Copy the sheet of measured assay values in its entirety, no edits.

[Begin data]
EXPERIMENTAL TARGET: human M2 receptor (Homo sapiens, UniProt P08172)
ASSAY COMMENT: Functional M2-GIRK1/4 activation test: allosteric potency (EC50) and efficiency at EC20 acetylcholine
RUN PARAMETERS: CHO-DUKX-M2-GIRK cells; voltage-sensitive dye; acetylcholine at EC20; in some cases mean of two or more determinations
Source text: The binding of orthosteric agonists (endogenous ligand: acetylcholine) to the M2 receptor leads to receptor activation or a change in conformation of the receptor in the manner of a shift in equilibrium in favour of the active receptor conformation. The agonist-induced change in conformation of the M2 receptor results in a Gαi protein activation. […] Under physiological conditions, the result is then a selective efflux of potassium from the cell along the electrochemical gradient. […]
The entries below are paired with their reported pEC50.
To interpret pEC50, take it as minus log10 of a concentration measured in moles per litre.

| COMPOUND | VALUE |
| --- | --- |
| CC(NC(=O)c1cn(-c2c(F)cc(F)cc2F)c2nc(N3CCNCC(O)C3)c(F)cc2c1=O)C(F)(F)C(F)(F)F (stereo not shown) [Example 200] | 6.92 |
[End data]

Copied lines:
EXPERIMENTAL TARGET: human M2 receptor (Homo sapiens, UniProt P08172)
ASSAY COMMENT: Functional M2-GIRK1/4 activation test: allosteric potency (EC50) and efficiency at EC20 acetylcholine
RUN PARAMETERS: CHO-DUKX-M2-GIRK cells; voltage-sensitive dye; acetylcholine at EC20; in some cases mean of two or more determinations
Source text: The binding of orthosteric agonists (endogenous ligand: acetylcholine) to the M2 receptor leads to receptor activation or a change in conformation of the receptor in the manner of a shift in equilibrium in favour of the active receptor conformation. The agonist-induced change in conformation of the M2 receptor results in a Gαi protein activation. […] Under physiological conditions, the result is then a selective efflux of potassium from the cell along the electrochemical gradient. […]
The entries below are paired with their reported pEC50.
To interpret pEC50, take it as minus log10 of a concentration measured in moles per litre.

| COMPOUND | VALUE |
| --- | --- |
| CC(NC(=O)c1cn(-c2c(F)cc(F)cc2F)c2nc(N3CCNCC(O)C3)c(F)cc2c1=O)C(F)(F)C(F)(F)F (stereo not shown) [Example 200] | 6.92 |